June 22, 2008
June 22, 2008
June 25, 2008
13.905.1 - 13.905.8
Modular, Adaptable and Reusable Approach to Thermal-Fluids: Outwitting the Norms (MARATHON)
This paper describes the results of a project that implemented modular, adaptable and reusable thermo-fluids laboratories in the undergraduate Mechanical Engineering Technology (MET) Program. MARATHON (Modular, Adaptable and Reusable Approach to Thermal-Fluids Outwitting Norms) successfully engages students in inquiry and learning, gradually building toward intellectual and practical challenges without pre-determined outcomes. For the most part, research and discovery activities did not figure prominently in the MET curriculum. In the past, typical laboratories consisted of a set of exercises with pre-established experimental set up, and instructions. This concept did not foster critical thinking skills because it did not provide students with the opportunity to build experiments and models from scratch, experience difficulties, be resourceful, explore alternatives and make design decisions. Therefore, there was a strong pedagogical need for better practical problem solving skills in the area of thermo- fluids.
MARATHON was created to facilitate development of student problem solving skills in which students become active participants in the process of discovery. To accomplish this, a cluster of interconnected laboratories in the area of thermo-fluids was reconfigured and organized in a pyramidal block-like system. These blocks were: (1) classical experiments, (2) jigsaw experiments, and (3) design of an experiment. This new laboratory structure provides an array of experiences, builds on already existing skills and knowledge, and connects them in a logical way.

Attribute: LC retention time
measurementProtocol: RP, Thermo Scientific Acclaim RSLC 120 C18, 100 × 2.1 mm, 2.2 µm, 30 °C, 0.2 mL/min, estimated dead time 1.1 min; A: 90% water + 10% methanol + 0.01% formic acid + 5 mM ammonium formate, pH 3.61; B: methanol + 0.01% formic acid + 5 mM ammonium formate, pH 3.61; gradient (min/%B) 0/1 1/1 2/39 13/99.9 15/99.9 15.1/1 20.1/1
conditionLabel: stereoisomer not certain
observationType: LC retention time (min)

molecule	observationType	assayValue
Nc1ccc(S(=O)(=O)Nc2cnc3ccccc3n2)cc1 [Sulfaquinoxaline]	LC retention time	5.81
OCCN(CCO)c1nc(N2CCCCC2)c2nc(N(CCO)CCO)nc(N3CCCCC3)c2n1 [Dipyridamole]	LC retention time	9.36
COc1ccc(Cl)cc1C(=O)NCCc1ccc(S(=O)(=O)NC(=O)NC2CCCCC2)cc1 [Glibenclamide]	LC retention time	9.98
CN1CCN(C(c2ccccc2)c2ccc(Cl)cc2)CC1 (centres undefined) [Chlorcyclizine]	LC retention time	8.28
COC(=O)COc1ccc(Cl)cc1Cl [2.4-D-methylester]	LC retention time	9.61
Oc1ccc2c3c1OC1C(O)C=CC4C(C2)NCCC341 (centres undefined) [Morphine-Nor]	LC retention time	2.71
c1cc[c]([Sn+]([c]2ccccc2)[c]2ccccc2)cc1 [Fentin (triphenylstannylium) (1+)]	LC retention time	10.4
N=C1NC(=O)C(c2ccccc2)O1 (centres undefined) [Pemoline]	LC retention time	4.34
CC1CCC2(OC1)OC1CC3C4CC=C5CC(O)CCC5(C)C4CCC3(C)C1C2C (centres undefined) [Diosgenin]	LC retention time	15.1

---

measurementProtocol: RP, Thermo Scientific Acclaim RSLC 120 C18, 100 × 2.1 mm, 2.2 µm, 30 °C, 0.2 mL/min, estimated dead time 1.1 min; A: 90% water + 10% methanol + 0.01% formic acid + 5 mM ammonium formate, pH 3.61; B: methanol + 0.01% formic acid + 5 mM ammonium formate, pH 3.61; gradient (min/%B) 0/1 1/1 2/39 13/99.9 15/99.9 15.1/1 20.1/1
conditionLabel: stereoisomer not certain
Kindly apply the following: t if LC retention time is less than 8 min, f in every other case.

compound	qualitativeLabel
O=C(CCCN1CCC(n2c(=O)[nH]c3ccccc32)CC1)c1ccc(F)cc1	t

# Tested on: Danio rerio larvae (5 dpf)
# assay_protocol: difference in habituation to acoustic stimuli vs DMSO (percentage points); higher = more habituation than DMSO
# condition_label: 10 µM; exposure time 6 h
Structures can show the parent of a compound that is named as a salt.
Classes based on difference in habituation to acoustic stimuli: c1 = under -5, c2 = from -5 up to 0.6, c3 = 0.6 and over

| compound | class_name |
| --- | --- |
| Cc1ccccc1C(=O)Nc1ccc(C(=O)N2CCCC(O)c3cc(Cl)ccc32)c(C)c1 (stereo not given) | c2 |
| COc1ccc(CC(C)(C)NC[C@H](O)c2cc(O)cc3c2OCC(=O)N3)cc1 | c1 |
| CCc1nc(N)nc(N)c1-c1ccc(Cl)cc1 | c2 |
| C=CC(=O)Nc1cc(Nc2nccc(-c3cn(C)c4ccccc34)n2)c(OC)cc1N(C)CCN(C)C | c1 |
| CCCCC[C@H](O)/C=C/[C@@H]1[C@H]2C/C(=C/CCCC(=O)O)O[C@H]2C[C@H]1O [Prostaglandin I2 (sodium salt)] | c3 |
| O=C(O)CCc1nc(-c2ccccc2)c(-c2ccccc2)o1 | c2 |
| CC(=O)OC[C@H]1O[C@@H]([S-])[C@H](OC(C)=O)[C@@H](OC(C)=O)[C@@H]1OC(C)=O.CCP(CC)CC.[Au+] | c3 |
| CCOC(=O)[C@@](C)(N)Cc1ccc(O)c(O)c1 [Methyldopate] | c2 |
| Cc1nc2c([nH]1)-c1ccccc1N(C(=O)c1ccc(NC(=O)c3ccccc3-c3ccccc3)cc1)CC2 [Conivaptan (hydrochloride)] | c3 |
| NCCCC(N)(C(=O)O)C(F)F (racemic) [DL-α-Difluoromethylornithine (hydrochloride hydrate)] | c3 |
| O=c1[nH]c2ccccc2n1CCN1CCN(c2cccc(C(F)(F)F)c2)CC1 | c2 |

MARATHON was first implemented in Fall 2002 and has been used for four academic cycles. The primary benefits have been to expand the students’ understanding of the complexity associated with designing and successfully performing an experiment from scratch. Each year at least one project has been featured at the University’s undergraduate research colloquium. Laboratory platforms have been provided from other courses to expand the experimental options available to students in MARATHON. Future plans include expanding MARATHON to other programs and disciplines, i.e. analog/digital electronics. Additional laboratory platforms will be developed in the area of computational fluid dynamics (CFD) and virtual LabVIEW-based experiments.
The College of Engineering, Technology, and Architecture (CETA) at the University of Hartford has a population of about 800 undergraduate students of which 420 are enrolled in engineering technology (ET) programs. Within CETA, there are three departments that collectively support five four-year ET undergraduate programs. The ongoing challenges we face are:
• More creatively engage students in the laboratory • More effectively use space, equipment and faculty resources • Modernize instrumentation and equipment
Milanovic, I., & Eppes, T. (2008, June), Modular, Adaptable And Reusable Approach To Thermal Fluids: Outwitting The Norms (Marathon) Paper presented at 2008 Annual Conference & Exposition, Pittsburgh, Pennsylvania. https://peer.asee.org/3304
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